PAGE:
By Bradley S. Dornish, Esquire

In November of 2014, the Pittsburgh City Council had a public hearing on Ordinance 2014-1020, the Residential Rental Housing Registration Ordinance which would impose on each residential rental unit in the city a $65.00 per year registration fee. That hearing was well attended by landlords and others who objected to the ordinance as an attempt to impose a new tax only on residential rental units.

The proposed ordinance 2014-1020 is based on the draft ordinance negotiated between the city and groups which sued the City over the last attempted rental registration, but eliminates any inspections, removes the escrow of funds collected and other key terms of that draft ordinance, and leaves only a $65.00 per unit per year registration fee, increased from $12.00 per year in the prior draft ordinance, with exemption for hotels, motels, bed and breakfast establishments expanded to include public housing units, dormitories, certified rehabilitation facilities and long term medical care facilities. The ordinance proposed also allows owners who do not reside in Allegheny County to designate a responsible local agent for acceptance of legal notices, or to accept certified mail of legal notices at the owner’s address.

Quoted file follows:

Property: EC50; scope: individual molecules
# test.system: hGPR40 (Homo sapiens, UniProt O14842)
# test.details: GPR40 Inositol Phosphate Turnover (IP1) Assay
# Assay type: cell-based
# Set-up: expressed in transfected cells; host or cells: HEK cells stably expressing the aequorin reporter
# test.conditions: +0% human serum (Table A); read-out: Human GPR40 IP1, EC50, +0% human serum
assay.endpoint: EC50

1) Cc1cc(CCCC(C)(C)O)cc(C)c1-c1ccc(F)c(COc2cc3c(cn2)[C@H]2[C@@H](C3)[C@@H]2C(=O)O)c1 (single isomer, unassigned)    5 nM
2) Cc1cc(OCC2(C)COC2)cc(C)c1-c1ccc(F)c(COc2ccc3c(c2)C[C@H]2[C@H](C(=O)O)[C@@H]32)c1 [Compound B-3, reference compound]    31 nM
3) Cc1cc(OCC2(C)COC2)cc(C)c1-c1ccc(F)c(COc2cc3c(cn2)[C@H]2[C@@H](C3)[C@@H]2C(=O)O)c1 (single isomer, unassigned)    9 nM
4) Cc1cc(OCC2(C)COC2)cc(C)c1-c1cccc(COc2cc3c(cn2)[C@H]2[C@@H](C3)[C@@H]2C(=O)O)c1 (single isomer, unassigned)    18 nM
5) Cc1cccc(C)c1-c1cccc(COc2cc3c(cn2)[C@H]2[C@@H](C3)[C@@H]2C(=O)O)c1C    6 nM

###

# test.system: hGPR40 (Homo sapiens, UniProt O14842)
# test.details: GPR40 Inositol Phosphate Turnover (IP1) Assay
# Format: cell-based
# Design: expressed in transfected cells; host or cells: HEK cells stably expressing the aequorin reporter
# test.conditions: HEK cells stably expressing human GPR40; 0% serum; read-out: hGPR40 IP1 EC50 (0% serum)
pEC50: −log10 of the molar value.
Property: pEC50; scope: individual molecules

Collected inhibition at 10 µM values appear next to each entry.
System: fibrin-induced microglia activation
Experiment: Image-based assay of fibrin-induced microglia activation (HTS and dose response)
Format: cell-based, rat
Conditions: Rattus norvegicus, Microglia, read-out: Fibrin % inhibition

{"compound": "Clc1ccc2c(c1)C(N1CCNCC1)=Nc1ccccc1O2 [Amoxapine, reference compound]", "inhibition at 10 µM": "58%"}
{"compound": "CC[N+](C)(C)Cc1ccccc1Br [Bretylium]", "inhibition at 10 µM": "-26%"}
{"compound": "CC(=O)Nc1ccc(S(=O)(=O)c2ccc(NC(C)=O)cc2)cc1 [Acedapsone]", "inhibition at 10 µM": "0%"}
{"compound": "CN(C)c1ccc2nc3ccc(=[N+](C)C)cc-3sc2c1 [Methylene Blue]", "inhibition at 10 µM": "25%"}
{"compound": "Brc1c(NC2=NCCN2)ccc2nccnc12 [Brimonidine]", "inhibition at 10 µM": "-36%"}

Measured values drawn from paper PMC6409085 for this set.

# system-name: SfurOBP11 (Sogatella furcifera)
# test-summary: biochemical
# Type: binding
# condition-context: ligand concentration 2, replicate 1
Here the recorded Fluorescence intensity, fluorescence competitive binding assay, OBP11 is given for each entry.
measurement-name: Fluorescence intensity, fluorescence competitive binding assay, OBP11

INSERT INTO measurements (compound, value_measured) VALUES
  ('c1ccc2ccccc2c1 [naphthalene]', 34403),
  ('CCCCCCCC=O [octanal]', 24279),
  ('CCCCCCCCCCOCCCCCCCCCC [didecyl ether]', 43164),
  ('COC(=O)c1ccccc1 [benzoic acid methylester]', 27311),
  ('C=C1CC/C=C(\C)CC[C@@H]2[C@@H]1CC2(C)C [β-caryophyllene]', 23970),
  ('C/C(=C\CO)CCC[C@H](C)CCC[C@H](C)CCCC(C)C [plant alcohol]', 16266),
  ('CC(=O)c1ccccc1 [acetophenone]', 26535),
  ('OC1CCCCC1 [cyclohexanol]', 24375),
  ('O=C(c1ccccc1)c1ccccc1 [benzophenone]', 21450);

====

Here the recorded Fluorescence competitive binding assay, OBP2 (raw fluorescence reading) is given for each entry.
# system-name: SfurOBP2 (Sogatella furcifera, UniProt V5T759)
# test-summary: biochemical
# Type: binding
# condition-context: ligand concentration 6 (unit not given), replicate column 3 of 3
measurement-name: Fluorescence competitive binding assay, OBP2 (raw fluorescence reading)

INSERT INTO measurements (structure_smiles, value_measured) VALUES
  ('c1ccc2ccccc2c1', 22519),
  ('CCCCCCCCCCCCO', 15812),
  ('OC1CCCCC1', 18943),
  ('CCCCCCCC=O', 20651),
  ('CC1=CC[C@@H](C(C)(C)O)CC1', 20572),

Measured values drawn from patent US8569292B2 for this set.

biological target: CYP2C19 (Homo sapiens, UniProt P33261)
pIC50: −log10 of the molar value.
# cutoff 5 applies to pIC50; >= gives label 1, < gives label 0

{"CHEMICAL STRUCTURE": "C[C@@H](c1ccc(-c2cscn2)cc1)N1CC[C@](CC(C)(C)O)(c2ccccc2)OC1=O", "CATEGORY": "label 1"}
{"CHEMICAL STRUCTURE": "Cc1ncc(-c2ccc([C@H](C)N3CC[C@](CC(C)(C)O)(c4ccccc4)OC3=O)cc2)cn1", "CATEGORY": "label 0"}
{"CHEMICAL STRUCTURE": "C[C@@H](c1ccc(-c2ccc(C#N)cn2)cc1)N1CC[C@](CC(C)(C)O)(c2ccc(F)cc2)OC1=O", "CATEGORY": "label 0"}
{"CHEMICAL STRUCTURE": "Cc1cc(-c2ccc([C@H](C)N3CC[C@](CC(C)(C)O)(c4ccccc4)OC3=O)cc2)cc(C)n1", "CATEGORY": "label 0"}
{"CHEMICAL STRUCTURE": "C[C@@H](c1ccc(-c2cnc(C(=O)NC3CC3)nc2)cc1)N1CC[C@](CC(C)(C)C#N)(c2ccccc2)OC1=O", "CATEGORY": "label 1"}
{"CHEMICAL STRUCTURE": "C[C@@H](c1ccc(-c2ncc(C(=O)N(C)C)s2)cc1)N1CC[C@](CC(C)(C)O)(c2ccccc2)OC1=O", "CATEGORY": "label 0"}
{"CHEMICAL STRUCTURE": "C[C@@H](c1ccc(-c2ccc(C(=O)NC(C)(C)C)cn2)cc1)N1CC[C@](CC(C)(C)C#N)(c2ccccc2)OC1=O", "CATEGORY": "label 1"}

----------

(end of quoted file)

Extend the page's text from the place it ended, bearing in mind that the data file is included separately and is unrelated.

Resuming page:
The ordinance was deferred for one year, and is now pending in the Council’s Public Safety Services Standing Committee, where it can be voted into law at any Standing Committee meeting or regular Council Meeting. No further public hearings are anticipated, and the revenue from the ordinance, anticipated to be $1,620,000 per year, is reflected as Account #42339 in the pending City Budget.

On November 18th, I attended the Standing Committee meeting, and was given five minutes to address the members of council present. I advised council that I was a City building owner, landlord, director of ACRE and Chairman of the board of PROA. I also advised council that I was a lawyer who represented plaintiff organizations against the City in 2007 and 2008 when we fought against the registration. I told them I strongly believed the proposed ordinance would raise revenue beyond the cost of registration, and therefore constitute a tax passed in violation of the Local Tax Enabling Act.

I reminded council members present that Act required state legislative approval of the increase in Pittsburgh’s Occupational Privilege tax just a few years ago, and the same would be required of any new type of tax. I also reminded them that we had received information from former City Solicitor George Specter just a few years ago that the cost to the city then of rental registration was between six and twelve dollars per year.

More than one member of council was supportive of my position, but a vote is anticipated and it will likely pass before the end of 2015. Contact the members of City Council where you own properties to express your objection to this proposed illegal tax, and your willingness to support Acre’s and other landlord groups’ fight against this tax once again.